These vocal stimuli were taken from our original dataset where four professional actors (two boys, two girls) produced a one-word utterance “Suzuki-san” (the most popular name in Japan) with happy, angry, sad and neutral prosody for each age group (late childhood and adolescence). Voices were recorded in a sound-proof room of a motion picture studio, using a MKH416 condenser microphone (Sennheiser) at a distance of approximately 30 cm, and fed into a digital audiotape recorder (Sony, TCD-10PRO) with 16-bit resolution and a sampling rate of 48 kHz. They were then edited into meaningful segments with a normalized peak value (90% of maximum amplitude) and were downsampled at 44.1 kHz, using SoundEngine Free (Cycle of 5th). For each actor and vocalization category, only the best occurrence, evaluated as successful by the two experimenters, was included in the dataset. For each emotion, these sounds were morphed at 6 intensity levels (0% as an emotionally neutral stimulus, and at 20, 40, 60, 80 and 100% for stimuli with emotional valence) using STRAIGHT software . Here, the 100% intensity level was the original voice recording uttered by actors with each emotion. STRAIGHT is a high-quality speech modification procedure and can be used to enable auditory morphing for CD quality test stimuli. Morphing voices using the STRAIGHT technique is very simple, and can be executed interactively using Matlab GUI. First, the F0 and aperiodicity were extracted from the target two voices for morphing, and then the STRAGHT spectrogram calculation was executed. After that, the anchoring points for the target voices using the prepared GUI were set, and a morphed sound (similar to morphing two faces using suitable software) was synthesized (Fig. 1).
The experiments were conducted in a quiet room of the participants’ school. Voice stimuli were presented for 1.5 s via speakers connected to a computer placed in front of the subjects. The level of the audio signal was adjusted to clearly audible. The stimulus presentation and data collection were controlled by a PC running SuperLab software (Cedrus, San Pedro, USA). There were 64 stimuli overall [(5 intensity levels × 3 expressions × 4 actors) + (neutral expression × 4 actors)], presented in random order in two blocks of 64 (each stimulus was presented once in each block). Participants were asked to categorize sounds into four types (happiness, anger, sadness and neutral) following a schematic face presented on the computer screen (Fig. 2). Ratings were obtained after each presentation using the computer keyboard.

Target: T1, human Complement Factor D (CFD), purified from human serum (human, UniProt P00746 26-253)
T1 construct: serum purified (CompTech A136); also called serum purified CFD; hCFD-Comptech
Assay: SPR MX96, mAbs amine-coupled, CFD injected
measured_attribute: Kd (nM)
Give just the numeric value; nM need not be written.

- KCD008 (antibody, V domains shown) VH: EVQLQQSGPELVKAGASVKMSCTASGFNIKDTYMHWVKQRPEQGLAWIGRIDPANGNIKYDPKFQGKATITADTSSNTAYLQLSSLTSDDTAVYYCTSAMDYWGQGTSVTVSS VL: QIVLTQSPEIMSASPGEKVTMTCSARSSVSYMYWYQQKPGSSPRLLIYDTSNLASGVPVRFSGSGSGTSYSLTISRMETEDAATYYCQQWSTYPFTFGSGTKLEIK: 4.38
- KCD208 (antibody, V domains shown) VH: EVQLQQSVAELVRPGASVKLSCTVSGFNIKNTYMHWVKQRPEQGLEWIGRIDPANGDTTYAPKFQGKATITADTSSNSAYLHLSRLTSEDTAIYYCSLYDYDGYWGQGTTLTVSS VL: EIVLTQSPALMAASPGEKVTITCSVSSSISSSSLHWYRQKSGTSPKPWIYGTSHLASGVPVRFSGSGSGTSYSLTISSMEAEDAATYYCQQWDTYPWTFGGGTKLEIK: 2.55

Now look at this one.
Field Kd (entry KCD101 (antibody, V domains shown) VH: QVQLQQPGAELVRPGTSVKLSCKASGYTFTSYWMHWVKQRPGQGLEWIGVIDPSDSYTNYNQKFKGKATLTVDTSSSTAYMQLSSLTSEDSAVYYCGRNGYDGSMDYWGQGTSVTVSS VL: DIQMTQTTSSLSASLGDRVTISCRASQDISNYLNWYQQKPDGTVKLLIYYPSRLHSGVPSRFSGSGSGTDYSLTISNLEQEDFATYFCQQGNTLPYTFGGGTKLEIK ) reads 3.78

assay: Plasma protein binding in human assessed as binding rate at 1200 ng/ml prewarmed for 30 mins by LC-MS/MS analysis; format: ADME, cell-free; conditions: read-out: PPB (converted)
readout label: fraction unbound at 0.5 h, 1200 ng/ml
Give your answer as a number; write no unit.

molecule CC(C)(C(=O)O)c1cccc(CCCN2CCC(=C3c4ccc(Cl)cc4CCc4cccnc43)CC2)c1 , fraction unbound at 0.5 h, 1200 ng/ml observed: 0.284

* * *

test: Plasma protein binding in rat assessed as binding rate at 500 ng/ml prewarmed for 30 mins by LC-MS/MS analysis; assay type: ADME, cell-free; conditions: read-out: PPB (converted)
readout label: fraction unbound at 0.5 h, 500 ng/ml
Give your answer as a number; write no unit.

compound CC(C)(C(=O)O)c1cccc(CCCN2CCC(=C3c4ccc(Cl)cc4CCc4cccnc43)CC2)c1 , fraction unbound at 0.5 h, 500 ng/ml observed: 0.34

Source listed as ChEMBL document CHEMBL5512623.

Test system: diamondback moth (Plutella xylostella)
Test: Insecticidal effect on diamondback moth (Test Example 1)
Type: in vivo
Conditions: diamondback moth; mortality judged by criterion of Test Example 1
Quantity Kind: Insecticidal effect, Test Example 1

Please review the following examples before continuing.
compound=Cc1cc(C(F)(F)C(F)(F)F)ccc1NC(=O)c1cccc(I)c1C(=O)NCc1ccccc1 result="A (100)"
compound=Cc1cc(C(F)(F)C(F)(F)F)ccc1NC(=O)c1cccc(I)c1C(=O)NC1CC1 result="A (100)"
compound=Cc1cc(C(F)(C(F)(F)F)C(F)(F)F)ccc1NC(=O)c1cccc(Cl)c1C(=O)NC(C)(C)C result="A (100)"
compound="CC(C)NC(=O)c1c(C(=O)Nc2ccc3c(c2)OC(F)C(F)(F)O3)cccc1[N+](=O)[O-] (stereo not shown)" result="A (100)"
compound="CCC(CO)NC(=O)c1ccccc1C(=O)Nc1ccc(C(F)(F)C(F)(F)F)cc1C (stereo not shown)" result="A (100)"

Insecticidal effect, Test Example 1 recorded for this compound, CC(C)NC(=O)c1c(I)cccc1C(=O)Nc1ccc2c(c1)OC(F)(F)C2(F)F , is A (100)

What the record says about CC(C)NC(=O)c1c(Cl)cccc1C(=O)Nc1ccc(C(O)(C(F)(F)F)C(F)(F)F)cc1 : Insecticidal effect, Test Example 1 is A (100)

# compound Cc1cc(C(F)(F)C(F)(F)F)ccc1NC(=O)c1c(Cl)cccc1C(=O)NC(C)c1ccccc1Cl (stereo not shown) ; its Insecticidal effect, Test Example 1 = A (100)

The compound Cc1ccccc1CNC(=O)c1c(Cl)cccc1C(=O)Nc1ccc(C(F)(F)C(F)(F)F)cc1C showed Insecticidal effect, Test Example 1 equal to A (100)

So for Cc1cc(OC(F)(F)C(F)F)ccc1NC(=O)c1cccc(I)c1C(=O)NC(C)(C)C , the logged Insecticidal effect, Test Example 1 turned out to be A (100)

Figure 3 shows the mean accuracy at each intensity level for each expression when the data were first averaged across the four models seen by each participant and then averaged across participants in each age group. Most errors occurred at low intensities of the morphed emotions, where expressive voices were identified as neutral. We measured these errors by calculating the threshold to recognize each expression as different from neutral.
To measure the children’s sensitivity to vocal expressions, we calculated their thresholds to differentiate each vocal expression from neutral. The sensitivity of each participant represents the recognizable tendency for the whole category of the target emotion which is independent from the morph levels. Responses by each participant were categorized as neutral or nonneutral, with nonneutral responses including both correct recognitions (e.g., 60% anger classified as angry) and incorrect recognitions (e.g., 60% anger classified as happy). With an increment of morph levels, the percentage of the correct responses should show a corresponding trend. We fitted a linear function to the percentage of the correct responses of each participant for each expression. We estimated two parameters: a, the slope, and b, the intercept. The estimated value of b was used as the threshold and corresponds to p = .5, where p is the probability of recognition. In other words, the threshold value means the intensity level at which the expressive voice will be recognized as neutral 50% of the time and recognized as corresponding to one of the three emotional expressions in the remaining 50%. The individual’s threshold for each expression was averaged across the independently derived estimates for the four models.